What Could Possibly Go Wrong
The common themes on What Could Possibly Go Wrong are the trials and tribulations of being in a relationship and Fike reflecting on his roots, upbringing, and where he hails from. One characteristic that I love about Fike is that he literally couldn’t care less about the fame that goes hand-in-hand with being a “celebrity.” In “Cancel Me” he discusses some of the stresses of his newfound rise to fame. He mentions living in LA being overwhelming and how he wishes that he could just go back to his family. He hopes that people “cancel” him, or that people stop supporting him. “Cancel culture” has become an extremely common phenomenon in recent years. Fike raps the lyrics, “I hope I never, ever have to go on TV/ Mothaf**ka, Jimmy Kimmel does not wanna meet me,” and this lyric is one of the strongest on the whole EP. It oozes sass and character, which I personally appreciate in lyrics, and it gives the listener a small taste of Fike’s personality. “Why” is the standout in the album. It’s catchy beyond belief with its simple yet enticing chorus paired with Fike’s delectable high-pitched vocals about having chicken tenders with a lover. “Chicken Tenders,” blends his signature alternative pop sound with R&B, as he sings about living lavishly with his lover. As its title suggests, “Vampire” gives the listener an eerie Halloween in the summer. The creative aspect is what makes this music video hands down the best music video Fike has ever released. In “Wurli,” Dominic sings about being in a toxic relationship and how he can’t help but feel like a “glorified doorstop.” “Florida” is the final track on the album. Fike ends the album by reflecting on where he hails from and sharing how he’s “still the same” man as he was before fame and fortune and how he remains grounded. What Could Possibly Go Wrong is an exceptional debut album for the young artist highlighting all of his strengths as a musician and putting his one-of-a-kind voice on a pedestal.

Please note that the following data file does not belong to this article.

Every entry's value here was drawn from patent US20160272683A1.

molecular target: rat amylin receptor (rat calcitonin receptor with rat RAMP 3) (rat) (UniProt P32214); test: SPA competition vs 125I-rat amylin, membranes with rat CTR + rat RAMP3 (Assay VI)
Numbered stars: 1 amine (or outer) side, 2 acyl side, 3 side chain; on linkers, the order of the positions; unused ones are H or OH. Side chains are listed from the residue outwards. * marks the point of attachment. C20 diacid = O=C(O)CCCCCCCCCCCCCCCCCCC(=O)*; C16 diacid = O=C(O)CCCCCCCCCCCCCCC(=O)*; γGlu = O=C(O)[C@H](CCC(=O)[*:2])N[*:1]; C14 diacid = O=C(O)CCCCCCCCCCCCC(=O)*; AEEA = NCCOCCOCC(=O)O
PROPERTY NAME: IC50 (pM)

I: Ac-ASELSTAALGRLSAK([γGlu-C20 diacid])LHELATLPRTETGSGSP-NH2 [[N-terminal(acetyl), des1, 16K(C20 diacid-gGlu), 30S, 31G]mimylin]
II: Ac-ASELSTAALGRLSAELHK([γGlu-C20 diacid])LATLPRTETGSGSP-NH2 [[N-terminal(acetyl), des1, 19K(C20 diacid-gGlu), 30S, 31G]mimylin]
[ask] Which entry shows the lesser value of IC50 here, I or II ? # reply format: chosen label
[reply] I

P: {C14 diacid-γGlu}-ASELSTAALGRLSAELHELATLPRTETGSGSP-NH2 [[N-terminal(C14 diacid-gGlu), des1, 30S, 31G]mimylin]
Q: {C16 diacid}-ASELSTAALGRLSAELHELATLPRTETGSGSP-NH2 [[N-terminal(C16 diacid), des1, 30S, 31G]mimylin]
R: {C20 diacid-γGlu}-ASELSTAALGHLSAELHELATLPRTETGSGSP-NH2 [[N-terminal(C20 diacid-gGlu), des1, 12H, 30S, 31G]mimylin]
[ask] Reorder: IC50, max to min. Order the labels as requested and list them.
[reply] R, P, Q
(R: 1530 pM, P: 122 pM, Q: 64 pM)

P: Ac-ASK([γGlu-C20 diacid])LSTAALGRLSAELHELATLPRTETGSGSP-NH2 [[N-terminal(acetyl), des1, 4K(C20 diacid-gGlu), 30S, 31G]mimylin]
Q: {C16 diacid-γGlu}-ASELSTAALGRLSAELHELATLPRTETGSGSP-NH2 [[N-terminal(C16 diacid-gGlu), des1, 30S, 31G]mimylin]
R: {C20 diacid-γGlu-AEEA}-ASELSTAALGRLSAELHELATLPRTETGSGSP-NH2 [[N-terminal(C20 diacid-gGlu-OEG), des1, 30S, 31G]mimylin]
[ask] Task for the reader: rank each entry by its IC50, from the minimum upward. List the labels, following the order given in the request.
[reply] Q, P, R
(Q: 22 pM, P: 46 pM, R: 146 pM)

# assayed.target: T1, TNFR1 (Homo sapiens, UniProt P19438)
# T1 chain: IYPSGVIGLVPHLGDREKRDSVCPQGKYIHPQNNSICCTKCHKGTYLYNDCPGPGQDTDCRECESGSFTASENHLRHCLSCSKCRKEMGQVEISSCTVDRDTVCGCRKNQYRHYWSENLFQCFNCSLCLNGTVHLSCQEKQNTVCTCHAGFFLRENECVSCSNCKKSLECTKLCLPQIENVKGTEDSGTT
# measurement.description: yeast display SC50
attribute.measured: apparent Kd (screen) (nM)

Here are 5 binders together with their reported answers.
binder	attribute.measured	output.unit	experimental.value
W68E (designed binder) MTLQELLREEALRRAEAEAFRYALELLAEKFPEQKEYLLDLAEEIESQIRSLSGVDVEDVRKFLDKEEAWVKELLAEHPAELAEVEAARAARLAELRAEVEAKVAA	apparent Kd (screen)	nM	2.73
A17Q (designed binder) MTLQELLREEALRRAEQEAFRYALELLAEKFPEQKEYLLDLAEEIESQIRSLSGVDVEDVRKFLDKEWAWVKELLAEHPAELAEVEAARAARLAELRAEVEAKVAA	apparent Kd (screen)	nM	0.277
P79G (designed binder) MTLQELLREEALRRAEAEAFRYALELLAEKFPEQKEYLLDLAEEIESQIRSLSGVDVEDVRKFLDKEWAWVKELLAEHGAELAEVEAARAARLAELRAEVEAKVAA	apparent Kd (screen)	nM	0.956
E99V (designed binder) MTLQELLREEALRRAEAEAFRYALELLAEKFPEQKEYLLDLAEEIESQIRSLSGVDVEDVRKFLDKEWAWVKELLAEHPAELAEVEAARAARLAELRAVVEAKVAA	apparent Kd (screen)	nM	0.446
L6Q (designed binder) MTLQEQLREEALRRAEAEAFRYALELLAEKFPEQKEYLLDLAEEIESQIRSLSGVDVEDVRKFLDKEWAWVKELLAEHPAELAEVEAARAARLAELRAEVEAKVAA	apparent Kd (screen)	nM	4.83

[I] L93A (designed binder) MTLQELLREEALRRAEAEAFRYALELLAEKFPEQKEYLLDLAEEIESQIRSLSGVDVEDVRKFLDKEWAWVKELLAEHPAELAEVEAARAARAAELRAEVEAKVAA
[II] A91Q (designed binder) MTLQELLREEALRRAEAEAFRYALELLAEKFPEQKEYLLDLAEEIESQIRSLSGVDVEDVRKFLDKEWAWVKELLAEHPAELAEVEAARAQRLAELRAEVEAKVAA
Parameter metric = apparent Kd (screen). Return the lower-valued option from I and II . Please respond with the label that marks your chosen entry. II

BROCKHAMPTON, Kenny Beats, and what’s next
Some notable features Fike has done are in “Peach” by Kevin Abstract, a rapper/singer in BROCKHAMPTON, “Hit Me Up,” by Kenny Beats and Omar Apollo, “Stop Selling Her Drugs” by Bakar, and “Dominic’s Interlude” by Halsey. Fike has a close relationship with the hip/hop group, BROCKHAMPTON. Abstract directed a video titled, “This is Dominic Fike,” which was posted to the BROCKHAMPTON YouTube channel. In this video, Abstract does a deep and raw interview with Fike, which then shifts into an offhand “3 Nights” music video.
To best describe Fike is to say that he’s a wildcard. Fans can’t predict his next move, but just anticipate that one is coming. Fike recently posted a short video to his Twitter, Instagram, and YouTube of him blindfolded with a baseball bat and hitting a number two piñata while a nameless song, presumably by him, plays in the background. All these posts are followed with the caption, “What’s next?” One can only infer that the number two signifies his upcoming second album; meaning the new music drought will shortly be over and fans of Fike will be able to see the light of day again.
Featured Image: GoRadio